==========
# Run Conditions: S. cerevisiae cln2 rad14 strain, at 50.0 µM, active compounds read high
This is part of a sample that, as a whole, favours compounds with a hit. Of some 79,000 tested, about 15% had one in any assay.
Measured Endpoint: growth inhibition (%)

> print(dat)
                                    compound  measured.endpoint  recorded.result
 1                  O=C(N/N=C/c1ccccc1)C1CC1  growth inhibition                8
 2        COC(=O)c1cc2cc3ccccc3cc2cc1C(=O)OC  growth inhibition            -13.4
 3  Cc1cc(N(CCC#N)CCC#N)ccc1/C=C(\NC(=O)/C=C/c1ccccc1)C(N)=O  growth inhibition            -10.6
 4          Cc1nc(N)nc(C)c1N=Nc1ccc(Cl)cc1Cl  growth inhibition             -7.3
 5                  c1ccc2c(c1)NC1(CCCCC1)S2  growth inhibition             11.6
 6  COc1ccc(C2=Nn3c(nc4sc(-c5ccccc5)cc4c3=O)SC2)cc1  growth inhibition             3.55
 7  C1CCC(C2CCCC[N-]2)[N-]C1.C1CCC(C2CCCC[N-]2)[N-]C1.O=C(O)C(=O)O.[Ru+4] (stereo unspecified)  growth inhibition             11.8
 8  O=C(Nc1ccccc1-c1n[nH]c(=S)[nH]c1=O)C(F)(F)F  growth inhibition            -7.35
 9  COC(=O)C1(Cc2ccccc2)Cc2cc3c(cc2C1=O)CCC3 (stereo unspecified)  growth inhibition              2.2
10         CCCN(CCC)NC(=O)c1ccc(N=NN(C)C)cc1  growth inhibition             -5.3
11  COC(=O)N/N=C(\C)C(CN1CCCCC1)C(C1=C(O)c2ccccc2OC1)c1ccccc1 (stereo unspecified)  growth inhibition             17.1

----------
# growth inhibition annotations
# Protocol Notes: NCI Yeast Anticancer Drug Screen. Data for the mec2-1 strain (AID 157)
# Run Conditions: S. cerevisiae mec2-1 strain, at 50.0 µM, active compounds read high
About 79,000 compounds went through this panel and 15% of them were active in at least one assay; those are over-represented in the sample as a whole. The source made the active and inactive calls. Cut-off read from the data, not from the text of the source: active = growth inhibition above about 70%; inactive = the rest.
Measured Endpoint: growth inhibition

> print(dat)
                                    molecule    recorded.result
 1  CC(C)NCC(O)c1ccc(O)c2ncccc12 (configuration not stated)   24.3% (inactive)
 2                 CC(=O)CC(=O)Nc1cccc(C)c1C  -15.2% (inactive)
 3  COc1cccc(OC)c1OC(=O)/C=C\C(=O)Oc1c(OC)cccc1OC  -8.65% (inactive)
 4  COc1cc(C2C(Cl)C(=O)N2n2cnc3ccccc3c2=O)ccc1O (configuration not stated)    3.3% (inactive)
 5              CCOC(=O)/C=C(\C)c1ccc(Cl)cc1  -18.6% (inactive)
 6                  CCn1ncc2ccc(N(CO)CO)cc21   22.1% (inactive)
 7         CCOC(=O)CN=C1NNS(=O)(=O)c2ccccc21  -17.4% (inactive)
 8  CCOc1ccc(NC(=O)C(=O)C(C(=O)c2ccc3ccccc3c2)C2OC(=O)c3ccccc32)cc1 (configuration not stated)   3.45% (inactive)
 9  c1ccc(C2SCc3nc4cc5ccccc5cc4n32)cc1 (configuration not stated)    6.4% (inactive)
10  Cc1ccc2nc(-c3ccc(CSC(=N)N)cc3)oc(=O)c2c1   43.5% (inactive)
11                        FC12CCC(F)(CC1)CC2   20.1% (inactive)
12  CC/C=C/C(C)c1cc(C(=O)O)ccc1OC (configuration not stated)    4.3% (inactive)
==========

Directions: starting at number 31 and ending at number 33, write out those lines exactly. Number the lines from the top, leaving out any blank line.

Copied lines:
 7         CCOC(=O)CN=C1NNS(=O)(=O)c2ccccc21  -17.4% (inactive)
 8  CCOc1ccc(NC(=O)C(=O)C(C(=O)c2ccc3ccccc3c2)C2OC(=O)c3ccccc32)cc1 (configuration not stated)   3.45% (inactive)
 9  c1ccc(C2SCc3nc4cc5ccccc5cc4n32)cc1 (configuration not stated)    6.4% (inactive)